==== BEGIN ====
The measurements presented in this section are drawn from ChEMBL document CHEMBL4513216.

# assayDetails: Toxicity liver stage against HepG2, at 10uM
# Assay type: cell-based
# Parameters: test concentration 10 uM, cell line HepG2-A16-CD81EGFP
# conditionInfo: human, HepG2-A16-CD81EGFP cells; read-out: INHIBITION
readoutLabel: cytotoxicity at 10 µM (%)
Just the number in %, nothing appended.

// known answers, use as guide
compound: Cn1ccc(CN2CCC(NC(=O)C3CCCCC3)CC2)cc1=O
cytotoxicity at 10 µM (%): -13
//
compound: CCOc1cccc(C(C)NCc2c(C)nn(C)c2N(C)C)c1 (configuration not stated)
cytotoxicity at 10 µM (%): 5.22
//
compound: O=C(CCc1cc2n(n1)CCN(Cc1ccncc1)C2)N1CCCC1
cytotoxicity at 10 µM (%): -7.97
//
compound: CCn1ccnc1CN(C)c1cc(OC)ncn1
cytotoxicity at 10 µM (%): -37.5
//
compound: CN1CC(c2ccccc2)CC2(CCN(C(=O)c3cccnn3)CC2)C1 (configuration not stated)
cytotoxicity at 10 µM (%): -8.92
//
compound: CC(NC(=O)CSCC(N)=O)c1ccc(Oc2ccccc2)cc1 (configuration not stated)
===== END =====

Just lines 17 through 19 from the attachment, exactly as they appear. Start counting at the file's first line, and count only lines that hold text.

//
compound: CCn1ccnc1CN(C)c1cc(OC)ncn1
cytotoxicity at 10 µM (%): -37.5